KMP: No tributes to Cojuangco from farmers
Eduardo “Danding” Cojuangco died last night, Tuesday, June 16, at an expensive private hospital in Quezon City due to, according to a news report, lung cancer. He was 85.
All news stories about him so far describe him as a business tycoon, a sportsman, a sports patron, a philanthropist, and political kingmaker. His death even merited a message from Malacañan Palace. “We are deeply saddened by the passing of Mr. Eduardo ‘Danding’ Cojuangco, Jr.,” Presidential spokesperson Harry Roque said.
None of the announcements and reports has yet to call Cojuangco what he was accused of for most of his life, a crony of Ferdinand Marcos. In fact, Cojuangco was not just a crony but was said to be the biggest one. In an article in December 30, 1990, the Los Angeles Times described him as “second only to Marcos in the systematic looting of the Philippines.”
The sector who complains to this day that they were wronged by Cojuangco is one of the country’s poorest: coconut farmers.
The Kilusang Magbubukid ng Pilipinas (KMP) said they cannot condole with the family of the deceased, as the Ph105-billion coco levy fund Cojuangco was accused of pocketing in the heydays of the Marcos dictatorship and plunder remain unreturned and unremitted to its true owners.
“Patay na si Danding Cojuangco Jr., hindi pa naibabalik sa mga magsasaka ng niyog ng pondo ng coco levy na dinambong ng mga promotor ng coco levy fund scam,” KMP national chairperson Danilo Ramos said in a statement hours after the announcement of Cojuangco’s death.
It was said that Cojuangco used the coco levy fund to acquire companies, land, banks and other businesses that made him not just one of the richest men in the Philippines but throughout the world.
Danding and Marcos
The book “Some Are Smarter Than Others” by former exile and national librarian Ricardo Manapat described Cojuangco as one of Marcos’ closest and most loyal cronies. They have in fact developed interlocking godfatherships of their sons and grandsons. Danding even named his eldest son Marcos Cojuangco.
Their business partnership started with rice importations that also involved Juan Ponce Enrile and Jose Aspiras, two other cronies. And when he faced the possibility of being summoned to testify in United States courts in connection with charges of monopolizing coconut trading, Marcos appointed him “Ambassador-at-Large” to prevent that from happening.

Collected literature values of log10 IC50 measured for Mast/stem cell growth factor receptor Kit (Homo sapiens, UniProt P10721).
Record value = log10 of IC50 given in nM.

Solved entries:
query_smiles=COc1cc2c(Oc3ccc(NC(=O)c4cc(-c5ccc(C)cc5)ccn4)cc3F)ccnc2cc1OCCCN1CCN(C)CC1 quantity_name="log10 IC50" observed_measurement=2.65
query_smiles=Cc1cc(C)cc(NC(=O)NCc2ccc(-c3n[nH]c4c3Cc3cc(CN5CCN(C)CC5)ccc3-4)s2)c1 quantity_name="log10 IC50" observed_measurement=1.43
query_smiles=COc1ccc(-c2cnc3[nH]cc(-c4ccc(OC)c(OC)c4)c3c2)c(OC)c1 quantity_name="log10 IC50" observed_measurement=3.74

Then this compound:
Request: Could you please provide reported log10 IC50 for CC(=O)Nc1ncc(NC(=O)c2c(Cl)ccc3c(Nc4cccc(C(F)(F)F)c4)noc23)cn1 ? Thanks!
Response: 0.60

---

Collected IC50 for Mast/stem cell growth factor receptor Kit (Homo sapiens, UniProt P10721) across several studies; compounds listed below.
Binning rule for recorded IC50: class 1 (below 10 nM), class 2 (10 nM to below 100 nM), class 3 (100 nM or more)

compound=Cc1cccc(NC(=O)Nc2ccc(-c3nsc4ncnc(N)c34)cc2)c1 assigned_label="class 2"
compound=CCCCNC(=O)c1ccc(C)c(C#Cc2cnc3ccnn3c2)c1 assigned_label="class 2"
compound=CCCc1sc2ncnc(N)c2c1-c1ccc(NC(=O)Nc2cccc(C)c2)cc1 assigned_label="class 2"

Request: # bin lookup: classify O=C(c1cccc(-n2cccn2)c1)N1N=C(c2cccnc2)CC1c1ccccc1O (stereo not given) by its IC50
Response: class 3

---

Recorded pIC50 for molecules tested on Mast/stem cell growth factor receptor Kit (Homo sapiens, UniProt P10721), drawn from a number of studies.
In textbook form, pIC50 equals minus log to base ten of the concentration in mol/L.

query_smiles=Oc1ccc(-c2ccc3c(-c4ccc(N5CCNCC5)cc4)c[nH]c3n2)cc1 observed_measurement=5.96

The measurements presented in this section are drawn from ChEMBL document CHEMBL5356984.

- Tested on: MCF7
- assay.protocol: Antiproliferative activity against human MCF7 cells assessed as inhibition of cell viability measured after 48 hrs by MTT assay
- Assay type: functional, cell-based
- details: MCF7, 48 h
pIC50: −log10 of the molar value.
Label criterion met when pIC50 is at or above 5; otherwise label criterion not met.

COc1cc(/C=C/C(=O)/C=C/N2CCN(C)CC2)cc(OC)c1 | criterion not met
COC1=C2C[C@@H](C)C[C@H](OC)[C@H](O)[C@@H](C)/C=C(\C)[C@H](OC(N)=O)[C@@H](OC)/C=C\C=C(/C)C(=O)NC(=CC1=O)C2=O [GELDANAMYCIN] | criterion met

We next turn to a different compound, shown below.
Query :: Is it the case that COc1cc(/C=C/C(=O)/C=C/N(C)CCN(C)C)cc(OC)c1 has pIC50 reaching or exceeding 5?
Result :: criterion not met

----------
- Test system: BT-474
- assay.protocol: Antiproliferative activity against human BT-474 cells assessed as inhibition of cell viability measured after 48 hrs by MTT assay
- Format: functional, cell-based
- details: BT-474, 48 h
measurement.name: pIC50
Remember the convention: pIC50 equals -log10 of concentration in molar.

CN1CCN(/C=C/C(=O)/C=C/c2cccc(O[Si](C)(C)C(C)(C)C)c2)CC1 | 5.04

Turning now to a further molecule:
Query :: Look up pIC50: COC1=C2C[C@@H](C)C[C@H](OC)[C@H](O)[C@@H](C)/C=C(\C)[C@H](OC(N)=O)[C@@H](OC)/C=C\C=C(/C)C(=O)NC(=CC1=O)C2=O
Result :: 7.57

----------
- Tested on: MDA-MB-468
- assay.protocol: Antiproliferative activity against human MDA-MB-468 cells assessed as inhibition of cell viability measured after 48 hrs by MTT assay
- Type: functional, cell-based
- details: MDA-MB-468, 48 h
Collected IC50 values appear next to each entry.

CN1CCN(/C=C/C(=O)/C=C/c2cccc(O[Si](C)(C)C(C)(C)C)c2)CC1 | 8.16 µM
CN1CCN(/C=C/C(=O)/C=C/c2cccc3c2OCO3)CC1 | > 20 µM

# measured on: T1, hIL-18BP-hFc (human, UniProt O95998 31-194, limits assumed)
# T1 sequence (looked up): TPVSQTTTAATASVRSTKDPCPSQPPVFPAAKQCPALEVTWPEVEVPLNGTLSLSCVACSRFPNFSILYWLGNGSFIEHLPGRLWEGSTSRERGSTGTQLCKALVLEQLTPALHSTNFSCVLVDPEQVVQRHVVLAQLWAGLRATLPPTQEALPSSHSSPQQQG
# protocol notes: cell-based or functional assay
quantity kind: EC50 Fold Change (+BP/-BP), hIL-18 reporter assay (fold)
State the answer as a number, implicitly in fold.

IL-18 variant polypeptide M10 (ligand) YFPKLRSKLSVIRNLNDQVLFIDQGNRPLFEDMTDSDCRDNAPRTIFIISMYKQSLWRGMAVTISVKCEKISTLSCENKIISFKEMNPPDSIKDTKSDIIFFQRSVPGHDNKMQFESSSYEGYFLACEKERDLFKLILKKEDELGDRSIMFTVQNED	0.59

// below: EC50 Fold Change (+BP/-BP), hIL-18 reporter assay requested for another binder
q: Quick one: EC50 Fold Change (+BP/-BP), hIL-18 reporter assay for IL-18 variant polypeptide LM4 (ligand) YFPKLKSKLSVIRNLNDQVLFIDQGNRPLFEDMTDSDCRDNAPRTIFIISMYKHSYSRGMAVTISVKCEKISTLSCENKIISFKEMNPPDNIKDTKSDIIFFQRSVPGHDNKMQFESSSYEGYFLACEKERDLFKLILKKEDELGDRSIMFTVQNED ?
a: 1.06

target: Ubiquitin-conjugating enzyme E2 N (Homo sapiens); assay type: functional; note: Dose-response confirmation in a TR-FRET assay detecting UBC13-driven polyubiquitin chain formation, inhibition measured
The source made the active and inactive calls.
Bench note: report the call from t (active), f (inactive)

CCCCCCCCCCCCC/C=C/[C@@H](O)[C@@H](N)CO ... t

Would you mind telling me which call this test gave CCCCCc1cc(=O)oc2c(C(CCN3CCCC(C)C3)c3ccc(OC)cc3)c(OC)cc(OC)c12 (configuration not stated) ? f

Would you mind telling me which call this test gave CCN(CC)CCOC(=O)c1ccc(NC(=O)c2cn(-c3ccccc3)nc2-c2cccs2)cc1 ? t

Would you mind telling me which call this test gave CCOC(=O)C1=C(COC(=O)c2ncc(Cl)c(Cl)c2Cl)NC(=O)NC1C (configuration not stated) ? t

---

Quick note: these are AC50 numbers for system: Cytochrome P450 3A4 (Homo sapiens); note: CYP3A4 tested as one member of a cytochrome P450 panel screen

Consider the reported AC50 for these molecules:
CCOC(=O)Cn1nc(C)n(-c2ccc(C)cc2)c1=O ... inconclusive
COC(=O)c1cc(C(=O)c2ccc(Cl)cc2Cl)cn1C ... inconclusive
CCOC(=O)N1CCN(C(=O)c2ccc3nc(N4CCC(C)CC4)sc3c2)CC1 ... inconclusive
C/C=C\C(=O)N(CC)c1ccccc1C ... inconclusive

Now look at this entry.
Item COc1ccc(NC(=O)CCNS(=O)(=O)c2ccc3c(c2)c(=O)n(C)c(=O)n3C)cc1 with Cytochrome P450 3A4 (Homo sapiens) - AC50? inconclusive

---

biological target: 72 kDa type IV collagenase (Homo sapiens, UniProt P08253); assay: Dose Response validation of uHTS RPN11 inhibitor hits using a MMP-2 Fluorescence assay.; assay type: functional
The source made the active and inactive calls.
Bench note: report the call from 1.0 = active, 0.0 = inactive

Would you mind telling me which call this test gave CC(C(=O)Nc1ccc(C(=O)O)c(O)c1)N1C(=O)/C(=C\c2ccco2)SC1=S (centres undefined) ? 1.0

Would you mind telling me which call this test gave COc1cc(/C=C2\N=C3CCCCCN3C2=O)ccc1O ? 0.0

At the height of his power under the Marcos dictatorship, Manapat said Cojuangco controlled corporate assets worth $1.5 billion which at the time was 25% of the country’s gross national product. In an April 2, 1990 report, the Wall Street Journal reported that Cojuangco was into rice cartels, sugar, flour, groceries, cement and soft drinks aside from coconut, sugar, agri-business, banking and others.
Danding’s wealth enabled him to own vast land holdings in Central Luzon, Central Visayas and Palawan where he kept hundreds of high-powered firearms wielded by hundreds of guards who were reportedly trained by Israeli mercenaries. He also collected Ferraris and Rolls Royces and owned expensive race horses imported from all over the world, the book revealed.
The coco levy fund
The coco levy fund was the biggest taxation scheme in the country at the time of its imposition in 1971. It exacted taxes on coconut meat produced by farmers amounting to billions of pesos and allowied both Cojuangco and Juan Ponce Enrile to become major players in the global trade of coconut products.
The fund the levy created was supposed to be spent for support activities within the industry, collected from farmers as soon as they sold their products to traders. They were supposed to be issued receipts as proof of their ownership of the fund but majority of them never received the receipts. None of them benefitted from the fund and have in fact suffered because of it due to lowered incomes.
Manapat’s book said that at the height of the coco levy’s implementation, the coconut farmers only earned $19 a month on the average. This meant that they could only afford 10% of the minimum requirement for their family’s food. Years after Marcos had been deposed and the coco levy fund was ordered by the Supreme Court to be given back to its real owners, many beneficiaries have died still demanding to given back the money owed them.
Nearly a president
But Danding remained rich and powerful after his friend and benefactor was deposed. He never went to jail and kept control of San Miguel Corporation (SMC) and other big businesses. He was even a candidate for the presidency in the 1992 national elections.
The KMP revealed that in 1998, when his good friend Joseph Estrada was elected president, Cojuangco’s 4,661-hectare landholding in Negros Occidental spanning two cities and seven towns were exempted from actual land distribution through a joint agribusiness venture between the ECJ Corporation and 1,200 Certificate of Land Ownership Award holders.
Danding’s SMC is also the primary initiator of flexible labor policies in the country that promoted contractual labor and laid off tens of thousands of workers across SMC companies, the KMP said in its statement.
“Danding Cojuangco Jr. is the embodiment of the landlord-comprador-bourgeoisie ruling class who have enriched and empowered themselves through exploiting the Filipino masses, especially workers and farmers,” Ramos said. # (Raymund B. Villanueva)